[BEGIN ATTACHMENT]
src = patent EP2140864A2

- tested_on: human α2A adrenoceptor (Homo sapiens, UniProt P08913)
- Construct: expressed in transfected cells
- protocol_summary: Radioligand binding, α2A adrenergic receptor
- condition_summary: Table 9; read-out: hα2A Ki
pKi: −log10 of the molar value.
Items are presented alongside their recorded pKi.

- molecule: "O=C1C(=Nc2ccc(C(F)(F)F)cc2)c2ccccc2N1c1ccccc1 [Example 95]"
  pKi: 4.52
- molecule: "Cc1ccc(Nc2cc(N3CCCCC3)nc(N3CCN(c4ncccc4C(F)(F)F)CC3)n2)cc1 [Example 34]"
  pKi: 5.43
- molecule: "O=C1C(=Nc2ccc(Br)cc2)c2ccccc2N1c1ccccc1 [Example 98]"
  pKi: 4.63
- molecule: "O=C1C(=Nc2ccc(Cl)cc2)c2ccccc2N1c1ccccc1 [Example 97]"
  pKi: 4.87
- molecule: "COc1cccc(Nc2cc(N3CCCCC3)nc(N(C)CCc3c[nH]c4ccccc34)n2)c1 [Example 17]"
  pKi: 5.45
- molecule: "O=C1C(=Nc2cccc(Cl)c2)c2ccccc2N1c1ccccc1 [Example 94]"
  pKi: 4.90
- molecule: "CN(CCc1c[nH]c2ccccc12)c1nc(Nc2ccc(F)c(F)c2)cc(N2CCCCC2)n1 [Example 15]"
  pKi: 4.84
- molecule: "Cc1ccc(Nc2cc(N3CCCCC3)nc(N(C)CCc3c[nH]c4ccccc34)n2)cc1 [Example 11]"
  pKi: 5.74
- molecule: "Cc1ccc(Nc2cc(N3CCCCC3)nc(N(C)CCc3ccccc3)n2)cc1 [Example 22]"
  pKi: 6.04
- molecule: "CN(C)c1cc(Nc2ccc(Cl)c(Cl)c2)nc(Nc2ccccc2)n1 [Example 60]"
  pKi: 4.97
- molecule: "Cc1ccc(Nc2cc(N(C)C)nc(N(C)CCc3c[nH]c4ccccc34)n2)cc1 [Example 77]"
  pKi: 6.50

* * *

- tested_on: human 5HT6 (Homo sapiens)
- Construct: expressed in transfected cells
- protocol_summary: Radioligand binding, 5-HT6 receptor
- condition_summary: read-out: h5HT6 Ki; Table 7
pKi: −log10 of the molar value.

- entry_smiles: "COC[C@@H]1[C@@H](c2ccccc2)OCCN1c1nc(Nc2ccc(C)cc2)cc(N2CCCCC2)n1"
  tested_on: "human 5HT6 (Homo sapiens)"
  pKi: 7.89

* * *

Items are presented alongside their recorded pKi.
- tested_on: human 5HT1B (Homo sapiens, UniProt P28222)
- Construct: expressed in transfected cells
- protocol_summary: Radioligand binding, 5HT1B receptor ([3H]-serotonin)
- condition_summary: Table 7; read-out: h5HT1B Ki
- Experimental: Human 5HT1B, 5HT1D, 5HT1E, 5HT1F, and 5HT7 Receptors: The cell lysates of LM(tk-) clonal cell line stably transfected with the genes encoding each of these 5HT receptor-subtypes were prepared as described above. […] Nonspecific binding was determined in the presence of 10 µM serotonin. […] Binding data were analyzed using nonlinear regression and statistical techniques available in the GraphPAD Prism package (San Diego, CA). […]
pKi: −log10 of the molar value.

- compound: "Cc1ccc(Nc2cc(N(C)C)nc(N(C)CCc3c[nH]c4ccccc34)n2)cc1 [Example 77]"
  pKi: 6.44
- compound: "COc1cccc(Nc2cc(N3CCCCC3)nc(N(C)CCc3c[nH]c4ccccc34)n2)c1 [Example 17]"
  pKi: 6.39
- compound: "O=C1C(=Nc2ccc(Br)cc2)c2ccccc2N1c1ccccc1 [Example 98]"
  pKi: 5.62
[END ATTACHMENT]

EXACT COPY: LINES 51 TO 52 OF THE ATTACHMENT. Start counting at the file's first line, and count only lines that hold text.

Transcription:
- compound: "O=C1C(=Nc2ccc(Br)cc2)c2ccccc2N1c1ccccc1 [Example 98]"
  pKi: 5.62